I attended my first Hacks and Hackers Toronto meetup this week and was amazed by the turnout — it was standing room only as more than 100 people gathered to share information and inspiration and generally bridge the divide between journalists and computer programmers.
As someone who’s spent most of her career in msm I’ve discovered there’s much to learn by rubbing shoulders with the techno wizards — either directly through the talks, by chatting one-on-one or through osmosis. It’s an excellent antidote to intimidation!
I picked up a lot of information, but here are three cool things that stuck out.
Winnipeg rules at comment moderation
During an interesting talk about story comments by Jennifer MacMillan of the Globe and Mail (13,000 comments per day) and Kim Fox of CBC News Online (300,000 per month) I learned that both media powerhouses contract out their comment moderation to a company called ICUC. Go figure — the world’s leading online content moderation service is based in Winnipeg. I checked out their website and saw that their other clients include NPR, CTV, Rogers, Virgin, Moson, Unilever, Calvin Klein, JCPenney and the Government of Canada.
Salmon will make your comments “swim”
James Walker and Paul Osman walked us through a demo of Salmon, a new open source protocol to make UGC “swim” to other sites instead of sitting in silos. It’s about data ownership in social media and allows people to have a record of their comments and keep conversations unified. What it does not do, according to Walker, “is solve the problem of stupid people on the internet”.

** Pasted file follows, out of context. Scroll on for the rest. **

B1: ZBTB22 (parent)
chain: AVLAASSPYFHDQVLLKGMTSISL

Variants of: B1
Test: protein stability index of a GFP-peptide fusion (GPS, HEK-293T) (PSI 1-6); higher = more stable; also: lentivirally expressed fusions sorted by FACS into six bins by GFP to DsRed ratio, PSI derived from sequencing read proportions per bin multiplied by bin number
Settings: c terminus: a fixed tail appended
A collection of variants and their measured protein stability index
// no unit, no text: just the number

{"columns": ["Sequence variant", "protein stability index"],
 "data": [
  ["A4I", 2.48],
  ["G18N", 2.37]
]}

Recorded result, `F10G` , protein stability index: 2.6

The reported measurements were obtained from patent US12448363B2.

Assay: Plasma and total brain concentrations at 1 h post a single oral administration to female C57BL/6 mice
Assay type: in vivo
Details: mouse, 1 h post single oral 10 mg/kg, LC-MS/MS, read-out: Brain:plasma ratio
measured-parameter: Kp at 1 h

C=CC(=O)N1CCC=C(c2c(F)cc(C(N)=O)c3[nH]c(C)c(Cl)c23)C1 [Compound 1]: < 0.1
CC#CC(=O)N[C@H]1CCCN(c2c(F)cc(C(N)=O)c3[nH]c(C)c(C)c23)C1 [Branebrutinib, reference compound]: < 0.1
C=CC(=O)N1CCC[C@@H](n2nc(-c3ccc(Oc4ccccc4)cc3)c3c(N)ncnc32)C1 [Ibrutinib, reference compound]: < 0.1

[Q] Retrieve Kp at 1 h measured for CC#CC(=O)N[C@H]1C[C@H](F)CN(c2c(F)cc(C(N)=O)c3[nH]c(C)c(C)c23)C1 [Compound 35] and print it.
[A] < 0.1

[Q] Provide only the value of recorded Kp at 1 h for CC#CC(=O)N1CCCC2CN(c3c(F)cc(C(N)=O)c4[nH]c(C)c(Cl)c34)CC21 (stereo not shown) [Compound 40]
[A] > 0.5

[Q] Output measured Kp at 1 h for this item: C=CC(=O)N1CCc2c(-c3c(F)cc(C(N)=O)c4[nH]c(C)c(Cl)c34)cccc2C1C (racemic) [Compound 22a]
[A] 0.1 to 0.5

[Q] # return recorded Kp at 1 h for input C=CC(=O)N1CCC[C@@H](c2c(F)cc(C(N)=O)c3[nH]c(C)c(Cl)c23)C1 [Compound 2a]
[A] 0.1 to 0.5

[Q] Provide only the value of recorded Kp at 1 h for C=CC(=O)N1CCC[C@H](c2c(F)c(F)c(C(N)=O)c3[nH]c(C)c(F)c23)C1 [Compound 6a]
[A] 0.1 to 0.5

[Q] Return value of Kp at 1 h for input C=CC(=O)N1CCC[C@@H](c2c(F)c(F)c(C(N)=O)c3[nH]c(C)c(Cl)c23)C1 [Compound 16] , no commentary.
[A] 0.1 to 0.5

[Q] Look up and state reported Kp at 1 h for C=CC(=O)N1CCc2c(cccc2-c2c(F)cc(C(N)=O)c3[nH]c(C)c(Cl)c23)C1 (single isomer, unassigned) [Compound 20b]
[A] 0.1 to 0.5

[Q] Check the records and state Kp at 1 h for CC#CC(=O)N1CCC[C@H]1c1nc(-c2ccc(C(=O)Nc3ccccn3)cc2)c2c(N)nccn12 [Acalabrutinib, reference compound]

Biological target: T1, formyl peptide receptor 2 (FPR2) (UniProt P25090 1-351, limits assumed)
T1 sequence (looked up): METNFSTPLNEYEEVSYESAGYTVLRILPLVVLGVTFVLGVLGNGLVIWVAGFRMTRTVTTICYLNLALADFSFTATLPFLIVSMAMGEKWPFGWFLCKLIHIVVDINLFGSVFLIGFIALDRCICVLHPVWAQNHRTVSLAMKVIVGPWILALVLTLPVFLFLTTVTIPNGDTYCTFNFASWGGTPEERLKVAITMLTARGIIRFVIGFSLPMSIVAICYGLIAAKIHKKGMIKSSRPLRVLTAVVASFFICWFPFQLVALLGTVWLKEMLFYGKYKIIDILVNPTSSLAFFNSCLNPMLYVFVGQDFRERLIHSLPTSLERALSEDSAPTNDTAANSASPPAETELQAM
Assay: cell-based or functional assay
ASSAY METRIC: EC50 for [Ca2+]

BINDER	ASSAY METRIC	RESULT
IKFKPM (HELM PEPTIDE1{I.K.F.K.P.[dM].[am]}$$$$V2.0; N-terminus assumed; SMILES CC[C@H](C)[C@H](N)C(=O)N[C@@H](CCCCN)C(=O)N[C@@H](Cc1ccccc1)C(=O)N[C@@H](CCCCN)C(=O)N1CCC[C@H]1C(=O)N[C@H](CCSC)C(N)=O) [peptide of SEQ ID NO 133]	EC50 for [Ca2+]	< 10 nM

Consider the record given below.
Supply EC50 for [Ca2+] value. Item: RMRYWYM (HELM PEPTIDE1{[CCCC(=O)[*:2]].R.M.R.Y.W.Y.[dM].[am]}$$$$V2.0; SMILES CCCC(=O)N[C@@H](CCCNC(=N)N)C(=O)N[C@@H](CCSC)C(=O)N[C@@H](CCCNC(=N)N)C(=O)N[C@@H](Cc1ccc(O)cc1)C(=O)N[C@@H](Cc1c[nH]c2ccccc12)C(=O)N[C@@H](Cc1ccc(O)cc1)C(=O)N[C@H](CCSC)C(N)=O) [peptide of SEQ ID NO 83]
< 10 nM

Innovation by TVO’s The Agenda
I wish more TV people could have heard the talk by Mike Miner of TVO’s The Agenda because Steve Paikin’s current affairs show is truly innovating when it comes to integrating television and online content. Amazingly, I found out that anyone is allowed to embed The Agenda in their blog. “It’s yours”, Miner said, but he added that they don’t want people to steal it and throw it on YouTube. Public broadcasting at its finest.
I’m going to do it right here and now. Because I can.
I also learned a lot by chatting with the guy next to me, Michael Pereira, who works at CBC and is doing data visualization for the corp’s new votecompass, a really interesting interactive online tool that you should try out, if you haven’t already.
As I left the event and pulled off my red name tag (journalists were wearing red name tags and the programmers blue) I was feeling enthused, inspired and smarter about online journalism than when I walked in. I’ll definitely go to the next meetup and I encourage other journalists to slap on a red name tag and join in because it was definitely worth it.